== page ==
Sunday 1 July 2012

A Tale of Two Rocks

For those of us into large rocks, it's been a week to remember. 

Los Angeles' LACMA has seen the arrival of Michael Heizer's Levitated Mass, a 340- tonne boulder now balanced above a sunken walkway. Despite murmurs over its US$10m price tag, it has been enthusiastically received in its new hometown.

More controversial, if more petite, has been Wolfgang von Schwarzenfeld's Global Stone project in Berlin's Tiergarten. The artist brought a 35-tonne sandstone boulder from Venezuela as part of the project and - although he says that former Venezuelan president Rafael Caldera authorised its removal to Germany - some Venezuelans say it was stolen and they want it back. 

Global Stone in Berlin
It is being claimed that the stone is sacred to the Pemón Indians local to the Canaima National Park in south west Venezuela, where the boulder was found. The Guardian reports that a 'small group of the Pemón is alleging that the rock is their "grandmother" – a petrified ancestor of the tribe – and that its removal, and separation from a "grandfather" has led to natural disasters throughout Venezuela, including a mudslide in 1999 that killed 20,000, harvest failures, and the disappearance of fish in the region's rivers'.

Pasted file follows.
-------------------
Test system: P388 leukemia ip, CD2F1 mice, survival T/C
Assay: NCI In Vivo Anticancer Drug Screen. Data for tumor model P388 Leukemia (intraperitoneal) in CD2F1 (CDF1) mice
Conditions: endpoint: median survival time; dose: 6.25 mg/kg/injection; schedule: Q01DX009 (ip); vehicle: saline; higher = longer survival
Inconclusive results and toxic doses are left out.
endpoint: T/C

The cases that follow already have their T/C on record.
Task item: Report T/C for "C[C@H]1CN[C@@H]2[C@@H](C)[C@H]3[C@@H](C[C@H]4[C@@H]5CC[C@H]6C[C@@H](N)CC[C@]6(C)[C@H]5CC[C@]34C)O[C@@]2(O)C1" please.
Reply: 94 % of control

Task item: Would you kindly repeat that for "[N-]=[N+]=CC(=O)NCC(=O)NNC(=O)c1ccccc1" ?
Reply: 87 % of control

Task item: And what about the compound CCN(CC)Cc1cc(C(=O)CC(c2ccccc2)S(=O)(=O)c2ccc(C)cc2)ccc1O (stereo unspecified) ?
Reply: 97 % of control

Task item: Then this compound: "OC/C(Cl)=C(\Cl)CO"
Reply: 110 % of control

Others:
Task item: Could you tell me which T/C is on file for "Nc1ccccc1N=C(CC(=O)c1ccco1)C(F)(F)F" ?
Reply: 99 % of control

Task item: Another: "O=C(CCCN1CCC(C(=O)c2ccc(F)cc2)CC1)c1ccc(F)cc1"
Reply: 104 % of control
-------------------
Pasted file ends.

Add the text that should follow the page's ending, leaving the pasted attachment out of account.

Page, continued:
But it's also suggested that the sacred nature of the boulder in question (along with the tribal story to back it up) has been hurriedly concocted for political purposes. According to von Schwarzenfeld it was only after the stone had been removed that any interest was shown in it. One Pemón expert, Bruno Illius, has said that the story was created by current Venezuela President Hugo Chavez, with the intention of creating an international cultural cause and then solving it to gain positive propaganda. "The whole protest has been manipulated," the Guardian reports him as saying. "Hardly any of the Pemón know about the stone's supposed origins."

A resolution has yet to be found for the Venezuelan boulder, known to the Pemón as the Kueka Stone. The claim over it may be for theft, but as with many cultural heritage issues the solution may well be political and emotional rather than legal.

Read more in the Guardian and the Associated Press

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